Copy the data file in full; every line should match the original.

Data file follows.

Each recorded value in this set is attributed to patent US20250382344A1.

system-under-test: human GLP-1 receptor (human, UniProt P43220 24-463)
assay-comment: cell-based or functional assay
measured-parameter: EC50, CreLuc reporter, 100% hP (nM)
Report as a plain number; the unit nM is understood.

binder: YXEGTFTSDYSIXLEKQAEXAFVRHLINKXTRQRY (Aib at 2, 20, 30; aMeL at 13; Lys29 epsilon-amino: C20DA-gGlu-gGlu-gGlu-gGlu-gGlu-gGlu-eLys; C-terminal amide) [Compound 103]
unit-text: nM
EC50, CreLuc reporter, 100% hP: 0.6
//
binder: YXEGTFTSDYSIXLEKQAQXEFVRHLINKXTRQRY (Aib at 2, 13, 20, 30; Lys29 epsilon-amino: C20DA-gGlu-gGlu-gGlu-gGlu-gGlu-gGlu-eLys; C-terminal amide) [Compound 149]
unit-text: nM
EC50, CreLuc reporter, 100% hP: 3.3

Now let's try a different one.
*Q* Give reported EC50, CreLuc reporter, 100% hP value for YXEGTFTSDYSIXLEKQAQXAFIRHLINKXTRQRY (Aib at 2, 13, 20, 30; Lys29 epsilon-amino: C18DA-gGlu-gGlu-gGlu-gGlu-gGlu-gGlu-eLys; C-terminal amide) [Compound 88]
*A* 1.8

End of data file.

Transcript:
Each recorded value in this set is attributed to patent US20250382344A1.

system-under-test: human GLP-1 receptor (human, UniProt P43220 24-463)
assay-comment: cell-based or functional assay
measured-parameter: EC50, CreLuc reporter, 100% hP (nM)
Report as a plain number; the unit nM is understood.

binder: YXEGTFTSDYSIXLEKQAEXAFVRHLINKXTRQRY (Aib at 2, 20, 30; aMeL at 13; Lys29 epsilon-amino: C20DA-gGlu-gGlu-gGlu-gGlu-gGlu-gGlu-eLys; C-terminal amide) [Compound 103]
unit-text: nM
EC50, CreLuc reporter, 100% hP: 0.6
//
binder: YXEGTFTSDYSIXLEKQAQXEFVRHLINKXTRQRY (Aib at 2, 13, 20, 30; Lys29 epsilon-amino: C20DA-gGlu-gGlu-gGlu-gGlu-gGlu-gGlu-eLys; C-terminal amide) [Compound 149]
unit-text: nM
EC50, CreLuc reporter, 100% hP: 3.3

Now let's try a different one.
*Q* Give reported EC50, CreLuc reporter, 100% hP value for YXEGTFTSDYSIXLEKQAQXAFIRHLINKXTRQRY (Aib at 2, 13, 20, 30; Lys29 epsilon-amino: C18DA-gGlu-gGlu-gGlu-gGlu-gGlu-gGlu-eLys; C-terminal amide) [Compound 88]
*A* 1.8